Fortress (Blu-ray) (2011)

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Released 24-Apr-2012

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Details At A Glance

General Extras
Category War Trailer-x 6 for other Eagle titles
Rating Rated MA
Year Of Production 2011
Running Time 100:35
RSDL / Flipper Dual Layered Cast & Crew
Start Up Menu
Region Coding 4 Directed By Mike Phillips
Studio
Distributor

Eagle Entertainment
Starring Bug Hall
Donnie Jeffcoat
Sean McGowan
Chris Owen
Edward Finlay
Manu Intiraymi
Case Standard Blu-ray
RPI ? Music Christopher Ward


Video Audio
Pan & Scan/Full Frame None English DTS HD Master Audio 5.1
English Dolby Digital 5.1
Widescreen Aspect Ratio 1.78:1
16x9 Enhancement
16x9 Enhanced
Video Format 1080p
Original Aspect Ratio 1.78:1 Miscellaneous
Jacket Pictures No
Subtitles English for the Hearing Impaired Smoking Yes
Annoying Product Placement No
Action In or After Credits No

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Plot Synopsis

     In the middle of 1943 American long range B-17 heavy bombers (the “Flying Fortress”) began operating out of bases in North Africa attacking targets in Italy. It was a deadly and costly campaign in lives and aircraft. Fortress tells the tale of one aircraft, and one crew.

     Newly arrived Michael (Bug Hall) is assigned to the bomber crew led by Wally (Donnie Jeffcoat) after a mission in which the co-pilot and two gunners were killed. Michael is fresh, inexperienced and a non-drinker and when he makes a major error on their first combat mission, the crew, including Charlie (Manu Intiraymi) and Burt (Chris Owen), are less than forgiving. As other aborted missions occur and bad luck continues, Michael must fight for the crew’s acceptance before they are all thrown into a deadly mission to attack Rome, deep into enemy territory, where, to survive, they must be able to trust each other and to work together.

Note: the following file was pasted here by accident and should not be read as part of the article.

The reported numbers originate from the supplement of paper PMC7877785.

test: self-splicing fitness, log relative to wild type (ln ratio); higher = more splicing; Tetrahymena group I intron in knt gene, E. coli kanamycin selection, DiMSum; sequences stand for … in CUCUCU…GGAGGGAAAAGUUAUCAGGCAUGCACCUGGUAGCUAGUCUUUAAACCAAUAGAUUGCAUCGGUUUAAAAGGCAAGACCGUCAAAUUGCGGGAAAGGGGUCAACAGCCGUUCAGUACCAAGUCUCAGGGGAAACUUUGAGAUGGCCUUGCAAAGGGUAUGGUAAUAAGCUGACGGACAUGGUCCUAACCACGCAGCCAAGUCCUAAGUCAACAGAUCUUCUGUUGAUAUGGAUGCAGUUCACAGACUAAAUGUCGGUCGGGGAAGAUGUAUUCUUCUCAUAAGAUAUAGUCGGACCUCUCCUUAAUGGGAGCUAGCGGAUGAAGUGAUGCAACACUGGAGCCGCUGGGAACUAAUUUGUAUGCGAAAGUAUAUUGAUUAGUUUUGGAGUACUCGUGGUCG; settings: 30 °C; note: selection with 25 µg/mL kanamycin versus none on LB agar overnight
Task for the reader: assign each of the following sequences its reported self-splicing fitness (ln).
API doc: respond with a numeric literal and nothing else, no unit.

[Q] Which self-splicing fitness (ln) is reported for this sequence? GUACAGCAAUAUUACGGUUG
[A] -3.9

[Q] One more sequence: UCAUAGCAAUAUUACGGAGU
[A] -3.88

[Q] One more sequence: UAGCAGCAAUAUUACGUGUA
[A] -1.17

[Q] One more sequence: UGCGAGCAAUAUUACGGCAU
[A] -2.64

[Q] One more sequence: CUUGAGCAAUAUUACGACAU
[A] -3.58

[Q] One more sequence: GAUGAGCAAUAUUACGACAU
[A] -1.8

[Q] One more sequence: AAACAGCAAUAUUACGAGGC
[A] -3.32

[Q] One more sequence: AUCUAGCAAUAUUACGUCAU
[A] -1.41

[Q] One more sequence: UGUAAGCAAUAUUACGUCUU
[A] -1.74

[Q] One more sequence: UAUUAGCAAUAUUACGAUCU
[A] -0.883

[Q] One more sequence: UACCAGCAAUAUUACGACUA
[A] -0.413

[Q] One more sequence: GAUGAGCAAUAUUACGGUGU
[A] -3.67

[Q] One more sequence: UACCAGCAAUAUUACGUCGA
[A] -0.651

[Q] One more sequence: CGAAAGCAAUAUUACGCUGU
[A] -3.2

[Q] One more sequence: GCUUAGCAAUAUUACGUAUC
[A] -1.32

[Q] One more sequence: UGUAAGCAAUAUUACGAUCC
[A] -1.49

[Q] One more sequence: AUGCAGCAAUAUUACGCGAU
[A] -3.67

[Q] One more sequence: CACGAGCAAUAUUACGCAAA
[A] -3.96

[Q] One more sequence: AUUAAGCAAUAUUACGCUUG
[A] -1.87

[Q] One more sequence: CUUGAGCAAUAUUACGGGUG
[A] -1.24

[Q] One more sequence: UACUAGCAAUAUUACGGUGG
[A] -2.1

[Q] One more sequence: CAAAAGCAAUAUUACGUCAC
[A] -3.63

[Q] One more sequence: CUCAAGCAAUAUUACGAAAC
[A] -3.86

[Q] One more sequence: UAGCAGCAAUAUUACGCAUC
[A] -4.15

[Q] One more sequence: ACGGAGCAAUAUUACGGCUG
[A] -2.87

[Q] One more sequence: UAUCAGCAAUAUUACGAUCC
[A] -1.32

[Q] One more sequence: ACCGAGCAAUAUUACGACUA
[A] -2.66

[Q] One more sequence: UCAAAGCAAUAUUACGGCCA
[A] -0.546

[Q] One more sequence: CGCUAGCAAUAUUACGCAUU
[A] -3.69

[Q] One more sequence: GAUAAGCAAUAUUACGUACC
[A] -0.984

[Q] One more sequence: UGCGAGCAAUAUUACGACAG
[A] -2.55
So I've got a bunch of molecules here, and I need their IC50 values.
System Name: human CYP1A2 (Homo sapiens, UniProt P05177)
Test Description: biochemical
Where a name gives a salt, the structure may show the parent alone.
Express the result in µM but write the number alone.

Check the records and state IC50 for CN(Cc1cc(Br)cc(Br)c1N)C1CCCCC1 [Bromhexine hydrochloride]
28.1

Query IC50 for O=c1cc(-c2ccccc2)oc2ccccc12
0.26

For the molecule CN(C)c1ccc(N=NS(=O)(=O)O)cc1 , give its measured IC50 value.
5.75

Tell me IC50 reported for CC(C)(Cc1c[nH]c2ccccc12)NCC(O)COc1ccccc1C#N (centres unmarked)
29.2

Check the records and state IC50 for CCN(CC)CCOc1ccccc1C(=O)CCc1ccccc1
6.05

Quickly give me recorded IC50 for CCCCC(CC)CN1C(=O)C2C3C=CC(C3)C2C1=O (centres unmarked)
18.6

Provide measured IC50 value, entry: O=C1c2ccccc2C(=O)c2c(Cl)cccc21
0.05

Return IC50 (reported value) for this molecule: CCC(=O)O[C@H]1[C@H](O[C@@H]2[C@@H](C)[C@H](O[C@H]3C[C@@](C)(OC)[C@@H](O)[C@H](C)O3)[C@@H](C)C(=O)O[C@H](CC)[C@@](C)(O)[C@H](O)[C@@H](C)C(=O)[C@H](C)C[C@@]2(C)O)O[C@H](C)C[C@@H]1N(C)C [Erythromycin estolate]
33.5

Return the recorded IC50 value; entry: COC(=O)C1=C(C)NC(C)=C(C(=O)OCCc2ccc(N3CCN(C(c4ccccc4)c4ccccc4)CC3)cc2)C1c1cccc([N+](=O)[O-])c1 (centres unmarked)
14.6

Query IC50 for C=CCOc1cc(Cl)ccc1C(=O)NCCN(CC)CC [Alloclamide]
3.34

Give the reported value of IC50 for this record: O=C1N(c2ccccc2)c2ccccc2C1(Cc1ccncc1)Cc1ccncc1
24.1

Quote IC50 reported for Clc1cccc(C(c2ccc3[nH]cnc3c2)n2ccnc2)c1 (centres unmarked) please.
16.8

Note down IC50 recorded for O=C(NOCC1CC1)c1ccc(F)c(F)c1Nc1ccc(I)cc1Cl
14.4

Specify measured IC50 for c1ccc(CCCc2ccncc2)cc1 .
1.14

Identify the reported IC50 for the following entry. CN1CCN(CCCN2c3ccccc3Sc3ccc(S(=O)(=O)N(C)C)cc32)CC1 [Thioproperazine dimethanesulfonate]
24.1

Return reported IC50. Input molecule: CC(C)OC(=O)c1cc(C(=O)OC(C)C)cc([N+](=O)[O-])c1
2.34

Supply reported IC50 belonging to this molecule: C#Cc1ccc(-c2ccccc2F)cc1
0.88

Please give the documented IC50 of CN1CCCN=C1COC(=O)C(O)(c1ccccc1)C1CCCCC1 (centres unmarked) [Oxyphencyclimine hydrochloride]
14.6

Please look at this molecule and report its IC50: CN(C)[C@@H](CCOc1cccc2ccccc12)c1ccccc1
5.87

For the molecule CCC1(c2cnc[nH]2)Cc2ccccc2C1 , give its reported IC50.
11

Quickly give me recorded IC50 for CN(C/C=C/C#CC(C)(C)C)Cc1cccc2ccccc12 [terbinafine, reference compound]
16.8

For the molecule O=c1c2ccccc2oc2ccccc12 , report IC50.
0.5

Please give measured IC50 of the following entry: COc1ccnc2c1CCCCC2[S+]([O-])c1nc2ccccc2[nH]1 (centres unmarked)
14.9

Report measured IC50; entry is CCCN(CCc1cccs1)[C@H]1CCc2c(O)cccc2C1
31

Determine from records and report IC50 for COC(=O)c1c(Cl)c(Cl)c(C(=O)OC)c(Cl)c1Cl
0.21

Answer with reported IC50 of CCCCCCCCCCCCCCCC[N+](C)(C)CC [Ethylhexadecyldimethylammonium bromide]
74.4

Fortress is a low budget film that delivers. The air action sequences are loud, frenetic and exciting with some genuine heart in mouth moments. The camera shakes as the B-17 ploughs through heavy flak, and German fighters flash and spin past, all the time accompanied by explosions and machinegun fire that resonates around the speakers. Most of the model and CGI work of the air battles are neatly done, and believable, although other sections of CGI on the ground, especially the dust storm and the tent base, are not so well executed. This is also a very clichéd story, and some of the dialogue is twee to say the least. But in the main the characters of the crew are nicely drawn, which is just as well for when they are flying with oxygen masks on it can be difficult to tell who is who within the confines of the narrow B-17 fuselage. The ending, following their hammering by flak on the mission to Rome, is not quite as one might expect.

     Fortress also has a nice sense of humour, with some quite funny moments while on the ground. The credits do indicate that “No B-17s were harmed in the making of this film”, a nice touch. The closing credits also illustrate what is obviously a sore point with the filmmakers: they were unable to gain access to any of the few existing B-17s, and have obviously copped “flak” on internet sites about the accuracy of the film. They state ”if you are unable to enjoy the film due to glaring inaccuracies, we offer our deepest condolences”. I guess inaccuracies there were, but the film provides such an exhilarating experience in the main that anyone interested in air combat should be able to enjoy the film for what it is: a war film set in the skies over Italy in WW2. I think the filmmakers have done an impressive job on a limited budget and I enjoyed this one a lot.

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Transfer Quality

Video

    Fortress is presented in an aspect ratio of 1.78:1, which I suspect is close to the original ratio, in 1080p.